What is special about Fraunhofer?

It's Fraunhofer´s positioning, right at the half-way point between basic research and research for industry. And of course the working atmosphere is very good and extremely productive. For me, the Fraunhofer model is still the best link bridging research and application. The Fraunhofer model also offers many advantages to scientists who are graduating and want to go to the industry. For me personally, my time at Fraunhofer was the best possible preparation for then going on to the Zeiss Group in 2005.


Which skills from Fraunhofer do you still use today at the Zeiss Group?

I prepared for my current job by studying for a Master of Business Administration. A number of employees were given the chance to do this MBA program alongside their job. The program at Bradford University School of Management was very extensive, and things I learned still help me today in my role as a manager. At the same time, I actually also acquired quite a few projects for Fraunhofer – so we're probably about even. Siriously - I am very thankful for this opportunity, and I still regularly work with Fraunhofer on projects.


What made you opt to come to Germany?

In Germany, there's also the Max Planck Society, but there are hardly any comparable examples from other countries that you could name. Although there are research institutions with a similar focus for example in France or other European countries, they are nowhere near as successful – there is still nothing to really match it. On the other hand, we should ceep in mind, that also the Fraunhofer-Gesellschaft wasn't set up overnight.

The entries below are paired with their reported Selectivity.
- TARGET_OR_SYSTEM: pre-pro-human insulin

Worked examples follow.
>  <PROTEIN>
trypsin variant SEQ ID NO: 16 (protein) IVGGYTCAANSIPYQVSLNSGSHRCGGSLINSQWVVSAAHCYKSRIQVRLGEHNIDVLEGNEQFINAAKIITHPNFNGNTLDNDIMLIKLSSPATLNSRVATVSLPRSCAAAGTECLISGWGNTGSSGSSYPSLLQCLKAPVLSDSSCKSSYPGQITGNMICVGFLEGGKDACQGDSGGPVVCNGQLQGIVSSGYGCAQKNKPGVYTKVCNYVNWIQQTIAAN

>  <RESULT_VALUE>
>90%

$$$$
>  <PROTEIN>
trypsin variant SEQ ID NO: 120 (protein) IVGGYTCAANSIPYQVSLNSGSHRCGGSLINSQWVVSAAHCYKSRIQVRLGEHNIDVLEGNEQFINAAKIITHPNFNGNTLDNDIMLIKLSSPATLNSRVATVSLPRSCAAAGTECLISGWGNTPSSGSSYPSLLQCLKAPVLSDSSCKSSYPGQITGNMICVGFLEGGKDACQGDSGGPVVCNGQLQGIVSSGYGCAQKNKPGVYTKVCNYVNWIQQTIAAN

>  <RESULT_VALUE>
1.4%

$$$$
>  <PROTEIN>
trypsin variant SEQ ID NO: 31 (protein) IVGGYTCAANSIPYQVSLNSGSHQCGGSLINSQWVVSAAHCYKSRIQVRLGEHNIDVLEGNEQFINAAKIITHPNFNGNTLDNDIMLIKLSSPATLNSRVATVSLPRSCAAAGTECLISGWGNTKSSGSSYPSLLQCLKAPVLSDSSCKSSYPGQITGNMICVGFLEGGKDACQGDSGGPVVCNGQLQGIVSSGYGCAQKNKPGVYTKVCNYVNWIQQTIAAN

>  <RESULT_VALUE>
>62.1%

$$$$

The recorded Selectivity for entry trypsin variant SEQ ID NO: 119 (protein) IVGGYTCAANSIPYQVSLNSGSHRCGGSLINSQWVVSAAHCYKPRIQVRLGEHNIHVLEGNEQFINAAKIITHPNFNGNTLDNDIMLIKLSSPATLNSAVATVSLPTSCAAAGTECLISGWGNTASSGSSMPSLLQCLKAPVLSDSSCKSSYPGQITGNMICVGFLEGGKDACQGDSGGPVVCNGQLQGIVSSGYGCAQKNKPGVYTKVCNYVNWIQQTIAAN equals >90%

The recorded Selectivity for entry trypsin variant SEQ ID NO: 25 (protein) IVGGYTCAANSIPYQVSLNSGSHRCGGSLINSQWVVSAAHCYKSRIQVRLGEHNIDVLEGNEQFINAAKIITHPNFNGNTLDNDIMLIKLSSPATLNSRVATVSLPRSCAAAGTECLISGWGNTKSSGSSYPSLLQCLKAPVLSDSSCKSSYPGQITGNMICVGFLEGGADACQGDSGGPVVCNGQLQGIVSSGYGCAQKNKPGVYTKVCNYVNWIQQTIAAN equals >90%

How did you benefit from Fraunhofer?

As I already said, I learned a lot at the IOF. I acquired a lot of skills in the more than five years I spent as a project manager and group manager. They were my first management positions and my first professional experiences. In addition, I was able to gain experience abroad as well. That was really very exciting. More than anything, I was able to develop in a context that gave me a relatively secure basis from a financial perspective. So moving into professional life wasn't quite as big a jump as it might have been if I had gone straight into industry.


What are you mostly focused on today at ZEISS?

Of course, I'm still using many elements of what I experienced at the IOF, and I really did experience a lot there. In terms of methodology, it was excellent full-stock training, as I like to call it. But working in a corporation brings other challenges, and a large company functions differently to a Fraunhofer Institute. Of course, I'm required to understand the technological context of optical microstructures, but my current position is more about management responsibilities that I perform.


That brings us to our next question: What is your take on the next major trends?